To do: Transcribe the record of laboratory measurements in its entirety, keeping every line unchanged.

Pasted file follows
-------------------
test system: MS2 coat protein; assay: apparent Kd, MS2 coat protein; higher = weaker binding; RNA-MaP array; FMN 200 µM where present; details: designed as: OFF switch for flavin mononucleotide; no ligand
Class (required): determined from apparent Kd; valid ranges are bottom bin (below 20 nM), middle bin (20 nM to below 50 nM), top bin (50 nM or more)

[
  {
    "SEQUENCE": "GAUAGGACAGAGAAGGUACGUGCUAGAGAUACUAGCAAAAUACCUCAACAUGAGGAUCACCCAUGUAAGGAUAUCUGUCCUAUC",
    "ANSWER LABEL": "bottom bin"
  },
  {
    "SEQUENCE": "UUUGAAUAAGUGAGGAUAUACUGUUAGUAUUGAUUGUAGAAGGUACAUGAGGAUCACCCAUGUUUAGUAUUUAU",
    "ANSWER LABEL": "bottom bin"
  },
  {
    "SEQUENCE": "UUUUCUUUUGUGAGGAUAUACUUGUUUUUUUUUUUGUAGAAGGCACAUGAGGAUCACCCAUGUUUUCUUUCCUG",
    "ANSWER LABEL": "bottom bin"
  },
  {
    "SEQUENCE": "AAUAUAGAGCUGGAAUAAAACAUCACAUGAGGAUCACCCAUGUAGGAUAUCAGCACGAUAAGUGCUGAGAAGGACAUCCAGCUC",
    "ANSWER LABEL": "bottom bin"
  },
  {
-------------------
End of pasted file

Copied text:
test system: MS2 coat protein; assay: apparent Kd, MS2 coat protein; higher = weaker binding; RNA-MaP array; FMN 200 µM where present; details: designed as: OFF switch for flavin mononucleotide; no ligand
Class (required): determined from apparent Kd; valid ranges are bottom bin (below 20 nM), middle bin (20 nM to below 50 nM), top bin (50 nM or more)

[
  {
    "SEQUENCE": "GAUAGGACAGAGAAGGUACGUGCUAGAGAUACUAGCAAAAUACCUCAACAUGAGGAUCACCCAUGUAAGGAUAUCUGUCCUAUC",
    "ANSWER LABEL": "bottom bin"
  },
  {
    "SEQUENCE": "UUUGAAUAAGUGAGGAUAUACUGUUAGUAUUGAUUGUAGAAGGUACAUGAGGAUCACCCAUGUUUAGUAUUUAU",
    "ANSWER LABEL": "bottom bin"
  },
  {
    "SEQUENCE": "UUUUCUUUUGUGAGGAUAUACUUGUUUUUUUUUUUGUAGAAGGCACAUGAGGAUCACCCAUGUUUUCUUUCCUG",
    "ANSWER LABEL": "bottom bin"
  },
  {
    "SEQUENCE": "AAUAUAGAGCUGGAAUAAAACAUCACAUGAGGAUCACCCAUGUAGGAUAUCAGCACGAUAAGUGCUGAGAAGGACAUCCAGCUC",
    "ANSWER LABEL": "bottom bin"
  },
  {